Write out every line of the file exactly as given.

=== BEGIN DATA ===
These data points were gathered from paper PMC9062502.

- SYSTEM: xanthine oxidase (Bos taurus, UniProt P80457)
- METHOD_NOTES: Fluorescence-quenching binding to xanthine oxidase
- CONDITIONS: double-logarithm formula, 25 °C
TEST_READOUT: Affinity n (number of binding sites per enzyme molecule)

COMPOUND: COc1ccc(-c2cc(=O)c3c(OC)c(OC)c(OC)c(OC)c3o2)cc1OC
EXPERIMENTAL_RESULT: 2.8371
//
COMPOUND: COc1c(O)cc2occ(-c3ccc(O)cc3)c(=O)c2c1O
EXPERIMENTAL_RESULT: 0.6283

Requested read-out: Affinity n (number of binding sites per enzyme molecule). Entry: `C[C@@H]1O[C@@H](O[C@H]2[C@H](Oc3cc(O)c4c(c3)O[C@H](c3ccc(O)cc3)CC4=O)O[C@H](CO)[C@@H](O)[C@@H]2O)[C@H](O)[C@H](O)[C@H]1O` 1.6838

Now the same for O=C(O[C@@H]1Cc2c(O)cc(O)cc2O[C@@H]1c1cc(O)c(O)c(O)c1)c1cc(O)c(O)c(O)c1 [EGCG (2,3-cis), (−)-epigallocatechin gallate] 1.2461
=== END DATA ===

These data points were gathered from paper PMC9062502.

- SYSTEM: xanthine oxidase (Bos taurus, UniProt P80457)
- METHOD_NOTES: Fluorescence-quenching binding to xanthine oxidase
- CONDITIONS: double-logarithm formula, 25 °C
TEST_READOUT: Affinity n (number of binding sites per enzyme molecule)

COMPOUND: COc1ccc(-c2cc(=O)c3c(OC)c(OC)c(OC)c(OC)c3o2)cc1OC
EXPERIMENTAL_RESULT: 2.8371
//
COMPOUND: COc1c(O)cc2occ(-c3ccc(O)cc3)c(=O)c2c1O
EXPERIMENTAL_RESULT: 0.6283

Requested read-out: Affinity n (number of binding sites per enzyme molecule). Entry: `C[C@@H]1O[C@@H](O[C@H]2[C@H](Oc3cc(O)c4c(c3)O[C@H](c3ccc(O)cc3)CC4=O)O[C@H](CO)[C@@H](O)[C@@H]2O)[C@H](O)[C@H](O)[C@H]1O` 1.6838

Now the same for O=C(O[C@@H]1Cc2c(O)cc(O)cc2O[C@@H]1c1cc(O)c(O)c(O)c1)c1cc(O)c(O)c(O)c1 [EGCG (2,3-cis), (−)-epigallocatechin gallate] 1.2461